James Córdova, a psychology professor at Clark University, wants people to treat relationships the way they treat their teeth. People don’t only go to the dentist when they have a toothache; they get preventive treatment to remove the buildup of plaque and tartar that causes tooth decay. By contrast, many partners seek help only when their problems are so acute that the relationship is irreparably damaged. At that stage, couples receive the equivalent of emergency-room treatment.
Córdova believes that, as with teeth, “inside intimate relationships, there is also a naturally occurring corrosive process.” We hurt each other. And when we’re hurt, we tend to do one of two things: We hurt our partner back or withdraw. “Neither one of those natural instincts is particularly conducive to long-term intimate health,” Córdova told me.
We can hurt one another when disagreements shove the regions of our brain that are responsible for rational thinking into the back seat. When we react without taking time to cool off, we might sting our partner to score points or defend ourselves. And, chances are, that behavior won’t bring a feeling of catharsis. At best, venting may provide a temporary mood boost—but in many cases it doesn’t accomplish even that. In a seminal psychology study, participants who sat quietly right after their anger was provoked became less angry than those who were instructed to vent.
Instead of treating anger as steam that needs to be released, we seem to be better off running out the clock on it. Research points to the value of taking a time-out—specifically in order to “pause and calm down, not pause and reload.” When people use the time-out to take an impartial view of the incident or even distract themselves—rather than stew in their frustration—their anger tends to subside, and they’re less likely to try to punish the other person. The mindset that both parties have when they reconvene matters too. Morton Deutsch, a prominent conflict-resolution expert, explains that partners can have constructive disagreement if they foster a mindset focused on learning rather than winning, reframe conflict as a mutual problem to be solved jointly, and set norms of cooperation (read: Cutler and Kreutz’s “rules of engagement”).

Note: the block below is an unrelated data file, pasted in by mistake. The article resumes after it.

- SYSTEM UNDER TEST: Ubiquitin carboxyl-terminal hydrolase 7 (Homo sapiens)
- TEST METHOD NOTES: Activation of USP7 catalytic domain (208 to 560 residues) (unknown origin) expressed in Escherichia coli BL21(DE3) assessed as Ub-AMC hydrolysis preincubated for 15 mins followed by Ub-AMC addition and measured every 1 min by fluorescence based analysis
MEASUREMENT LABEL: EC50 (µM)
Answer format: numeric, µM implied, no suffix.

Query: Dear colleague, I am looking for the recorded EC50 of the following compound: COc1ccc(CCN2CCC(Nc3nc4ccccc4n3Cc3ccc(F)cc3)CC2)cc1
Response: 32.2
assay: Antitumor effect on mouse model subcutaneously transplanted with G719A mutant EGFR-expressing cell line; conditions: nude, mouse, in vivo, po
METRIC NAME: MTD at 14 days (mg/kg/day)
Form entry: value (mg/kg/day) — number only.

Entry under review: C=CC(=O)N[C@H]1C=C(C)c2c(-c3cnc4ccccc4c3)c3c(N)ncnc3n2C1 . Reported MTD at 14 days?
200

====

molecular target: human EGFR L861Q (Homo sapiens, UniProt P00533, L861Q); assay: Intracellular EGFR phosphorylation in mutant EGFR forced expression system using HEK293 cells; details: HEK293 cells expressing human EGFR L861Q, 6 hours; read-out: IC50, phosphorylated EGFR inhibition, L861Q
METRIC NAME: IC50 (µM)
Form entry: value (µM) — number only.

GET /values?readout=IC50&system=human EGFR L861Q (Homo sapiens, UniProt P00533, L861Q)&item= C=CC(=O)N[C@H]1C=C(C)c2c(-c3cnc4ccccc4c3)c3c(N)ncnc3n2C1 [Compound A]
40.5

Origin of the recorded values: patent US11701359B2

Two decades ago, Córdova designed a process that threads together these insights. He describes it as the marital-health equivalent of the six-month dental visit or annual physical. Over two sessions, the “Marriage Checkup” helps couples assess their strengths and weaknesses. In randomized controlled trials on a variety of populations, Córdova and his team have consistently found that partners who use the Marriage Checkup report improved marital satisfaction and intimacy as well as other important indicators of relationship health.
Unlike Cutler and Kreutz’s contract talks, the Marriage Checkup is conducted by a trained third party. It also doesn’t encourage partners to confine all conflict to these sessions. The clinicians I spoke with said they wouldn’t recommend that most couples wait months to discuss every relationship problem. Urgent issues or small annoyances that can easily be fixed, they explained, are generally worth raising relatively quickly, though it’s still worth waiting a few hours or even days for heightened emotions to dissipate. Partners can address bigger issues—such as a change in expectations in the relationship—weeks down the line, or longer. But, they said, if more spaced-out discussions such as contract talks work for a couple, nothing’s wrong with that.
Córdova says that what the Marriage Checkup shares with contract talks is its fundamental premise that partners need regular, scheduled times to tend to the knots in their relationship.